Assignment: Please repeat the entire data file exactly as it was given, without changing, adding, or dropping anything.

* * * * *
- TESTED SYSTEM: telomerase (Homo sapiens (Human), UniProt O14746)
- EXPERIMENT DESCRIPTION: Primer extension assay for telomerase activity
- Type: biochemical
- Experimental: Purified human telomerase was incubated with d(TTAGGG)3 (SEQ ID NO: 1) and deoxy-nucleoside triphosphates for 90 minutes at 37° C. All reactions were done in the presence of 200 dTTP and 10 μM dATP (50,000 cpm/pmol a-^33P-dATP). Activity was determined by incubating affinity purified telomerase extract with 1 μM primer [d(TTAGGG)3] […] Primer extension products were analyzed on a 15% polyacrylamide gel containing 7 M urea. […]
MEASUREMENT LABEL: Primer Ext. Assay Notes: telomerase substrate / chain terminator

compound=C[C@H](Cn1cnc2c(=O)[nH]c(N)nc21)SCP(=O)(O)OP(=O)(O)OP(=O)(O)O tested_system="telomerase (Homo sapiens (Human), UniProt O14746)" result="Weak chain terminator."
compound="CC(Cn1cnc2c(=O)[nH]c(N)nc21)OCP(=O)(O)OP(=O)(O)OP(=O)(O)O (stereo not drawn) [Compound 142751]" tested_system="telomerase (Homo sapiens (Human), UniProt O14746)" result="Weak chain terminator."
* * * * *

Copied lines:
- TESTED SYSTEM: telomerase (Homo sapiens (Human), UniProt O14746)
- EXPERIMENT DESCRIPTION: Primer extension assay for telomerase activity
- Type: biochemical
- Experimental: Purified human telomerase was incubated with d(TTAGGG)3 (SEQ ID NO: 1) and deoxy-nucleoside triphosphates for 90 minutes at 37° C. All reactions were done in the presence of 200 dTTP and 10 μM dATP (50,000 cpm/pmol a-^33P-dATP). Activity was determined by incubating affinity purified telomerase extract with 1 μM primer [d(TTAGGG)3] […] Primer extension products were analyzed on a 15% polyacrylamide gel containing 7 M urea. […]
MEASUREMENT LABEL: Primer Ext. Assay Notes: telomerase substrate / chain terminator

compound=C[C@H](Cn1cnc2c(=O)[nH]c(N)nc21)SCP(=O)(O)OP(=O)(O)OP(=O)(O)O tested_system="telomerase (Homo sapiens (Human), UniProt O14746)" result="Weak chain terminator."
compound="CC(Cn1cnc2c(=O)[nH]c(N)nc21)OCP(=O)(O)OP(=O)(O)OP(=O)(O)O (stereo not drawn) [Compound 142751]" tested_system="telomerase (Homo sapiens (Human), UniProt O14746)" result="Weak chain terminator."